Sermon - Ki Tavo SEPTEMBER 13, 2003 RABBI MOSHE P. WEISBLUM
I want to dedicate the sermon today to 9/11 victims and to other victims of terrorism in Israel and in the world.
In this week’s Torah portion, G-d blesses us and assures us that we will have the ability to tolerate many crises. There is much prophecy throughout this portion. Even though the passage has a strong warnings about things to come, it also contains many blessings. One of the blessings is that, as a people, the Israelites will always unite and another blessing is that we will have the strength to endure hardships and trials.
Just two days ago, we all commemorated the terrible tragedy of 9/11. This appalling event happened while the entire world watched the horror on television. It goes beyond words to try to describe the sorrow and empathy we felt as we saw the many widows and orphans that were left behind as a result of the attack. So many individuals were traumatized, not just by losing their loved ones, but also by having to face the new reality of fear in their life. The roots behind this attack have been spread around the world through terrorism. We as Jews suffer greatly by carrying the pain and reality of constant terror attacks in our holy land of Israel, as well.
This week, we saw two terrible incidents-- one event involved a person that I knew well. The New York Timesdescribed this individual well; Dr. Applebaum was a wonderful human being. As a physician, he never charged anyone in a time of a crisis that could not pay. He was on call 24/7 at Sha’ari Tzedek Hospital in Jerusalem as he was in charge of the Emergency Department. During the past three years he saw increasing carnage and tragedy. The day before his daughter’s wedding he visited her as she had pre-wedding jitters. They went to the Café to have some special time together. As they left the shop, the explosion killed both of them.
Can you imagine, what more agony and sorrow one can feel than Mrs. Applebaum felt as she buried her husband and daughter on the same day, and not just an ordinary day, but the day of her daughter’s scheduled wedding---a time of joy turned into an awful day of terror. People in Israel don’t take the time to think about what happened. They have to clean up the mess, bury their loved ones and get back to life as soon as possible in order to not let the terrorists win.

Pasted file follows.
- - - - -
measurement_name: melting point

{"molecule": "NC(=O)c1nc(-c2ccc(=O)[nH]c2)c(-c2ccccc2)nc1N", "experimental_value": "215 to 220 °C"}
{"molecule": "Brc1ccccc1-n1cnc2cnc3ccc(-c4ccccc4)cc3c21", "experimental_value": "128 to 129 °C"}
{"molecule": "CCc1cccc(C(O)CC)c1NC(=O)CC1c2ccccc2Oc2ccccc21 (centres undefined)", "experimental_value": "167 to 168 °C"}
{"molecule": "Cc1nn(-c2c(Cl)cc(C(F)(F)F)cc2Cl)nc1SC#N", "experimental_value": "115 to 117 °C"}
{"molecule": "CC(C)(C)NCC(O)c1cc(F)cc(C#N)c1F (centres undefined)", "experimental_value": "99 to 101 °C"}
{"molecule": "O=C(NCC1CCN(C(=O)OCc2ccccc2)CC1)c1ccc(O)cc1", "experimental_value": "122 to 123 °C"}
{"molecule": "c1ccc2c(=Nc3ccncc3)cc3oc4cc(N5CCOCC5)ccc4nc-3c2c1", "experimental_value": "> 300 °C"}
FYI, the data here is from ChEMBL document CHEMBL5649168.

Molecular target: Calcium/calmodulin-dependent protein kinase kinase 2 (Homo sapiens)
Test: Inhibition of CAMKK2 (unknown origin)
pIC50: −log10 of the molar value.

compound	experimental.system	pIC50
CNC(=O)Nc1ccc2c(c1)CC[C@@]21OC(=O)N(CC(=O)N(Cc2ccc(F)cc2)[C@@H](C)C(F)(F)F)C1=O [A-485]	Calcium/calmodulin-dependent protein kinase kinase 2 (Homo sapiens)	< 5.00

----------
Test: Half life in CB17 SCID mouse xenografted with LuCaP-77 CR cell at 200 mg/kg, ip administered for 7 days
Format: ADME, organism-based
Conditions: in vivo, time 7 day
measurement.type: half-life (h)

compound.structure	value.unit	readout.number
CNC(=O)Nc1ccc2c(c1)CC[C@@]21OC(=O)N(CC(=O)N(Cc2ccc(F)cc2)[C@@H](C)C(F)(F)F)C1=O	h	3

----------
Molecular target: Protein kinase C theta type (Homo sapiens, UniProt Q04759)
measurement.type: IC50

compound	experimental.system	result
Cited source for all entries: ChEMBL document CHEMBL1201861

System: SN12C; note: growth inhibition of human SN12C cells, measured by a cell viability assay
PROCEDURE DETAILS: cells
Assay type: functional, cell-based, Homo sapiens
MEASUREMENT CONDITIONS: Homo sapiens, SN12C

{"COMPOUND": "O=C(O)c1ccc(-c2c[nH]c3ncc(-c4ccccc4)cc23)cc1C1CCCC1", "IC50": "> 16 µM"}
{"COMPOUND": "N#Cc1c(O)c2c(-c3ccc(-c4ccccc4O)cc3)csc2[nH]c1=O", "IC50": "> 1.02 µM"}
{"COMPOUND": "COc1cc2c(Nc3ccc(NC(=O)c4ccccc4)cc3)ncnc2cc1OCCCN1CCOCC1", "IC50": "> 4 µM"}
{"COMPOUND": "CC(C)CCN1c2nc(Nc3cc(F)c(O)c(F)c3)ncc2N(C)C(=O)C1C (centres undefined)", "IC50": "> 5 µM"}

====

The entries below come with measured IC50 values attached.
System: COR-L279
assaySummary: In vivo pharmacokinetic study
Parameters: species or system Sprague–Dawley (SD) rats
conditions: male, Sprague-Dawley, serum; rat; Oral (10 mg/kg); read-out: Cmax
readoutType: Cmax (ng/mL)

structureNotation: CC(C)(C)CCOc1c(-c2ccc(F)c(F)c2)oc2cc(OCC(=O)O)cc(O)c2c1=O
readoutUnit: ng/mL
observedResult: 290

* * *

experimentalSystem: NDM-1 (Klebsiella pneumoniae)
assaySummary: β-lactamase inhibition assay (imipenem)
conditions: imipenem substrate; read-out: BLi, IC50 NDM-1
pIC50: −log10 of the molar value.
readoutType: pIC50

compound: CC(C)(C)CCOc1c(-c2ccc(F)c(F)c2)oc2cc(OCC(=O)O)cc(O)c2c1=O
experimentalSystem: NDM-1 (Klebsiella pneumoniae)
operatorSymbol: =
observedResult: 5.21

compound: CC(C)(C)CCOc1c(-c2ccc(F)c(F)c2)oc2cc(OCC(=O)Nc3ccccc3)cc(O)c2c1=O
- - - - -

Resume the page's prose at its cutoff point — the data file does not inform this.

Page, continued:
In the Torah, G-d gives us the directives in how to conduct our lives despite hardships, suffering and crises. Even though I have a very ambivalent feeling, I want to share some personal insight with you concerning reaction to a tragedy.
On 9/11/01, I went to pray at a Shivah House, the house of mourners. By the afternoon of 9/11, there was a big television screen set up. More than 100 people were there, with eyes glued to the television set. There was a fellow there who was a Holocaust survivor. He said, "Look at the television, see all of that, all of that is happening because America is supporting Israel. To me he said, "You Rabbi… you are preaching support for Israel, and this is what happens."
When I came home, I really understood that I was a multi-generational rabbi. But I still felt that this was something that not just hurt him personally and deeply, but it is something that I myself had to feel for all the people. The reality of hearing such a reaction from another human being, particularly from a Jew who suffered like that was harsh. It is imperative that I do not judge him since I did not go through what he went through so can’t gauge his reactions to events such as this one. My wife told me that I could not judge him because his experience has clouded his view, and I should not take it personally.
On the other hand, I called a friend of mine in Jerusalem after the tragedy last week to convey my condolences to the Applebaum family. I asked him how people there were reacting. He told me that people there only unite at a time of crises. In so many places, just a few minutes after the explosion, suddenly everyone is together, whether left wing or right wing, Sepharadi or Ashkenazi, secular or religious, it does not matter the differences in their background-- everyone comes together to try to help.
Why do we as humans only unite so easily in times of crises? Why don’t we learn to be there for each other all the time? If we will love our neighbors all of the time, we will learn to appreciate life and we will learn the meaning of life. Now we are nearing the High Holidays. It is important to seek G-d’s blessings to be able to endure and go on during times of crises but it is also a blessing to learn from one another and persevere together through the good days as well as bad days.
In these days of awe, may G-d listen to our prayers and accept them with compassion, so that all of us will continue to serve faithfully and continually here in America, in Israel and the rest of the world. May the Almighty bring speedy healing to everyone and peace to our world.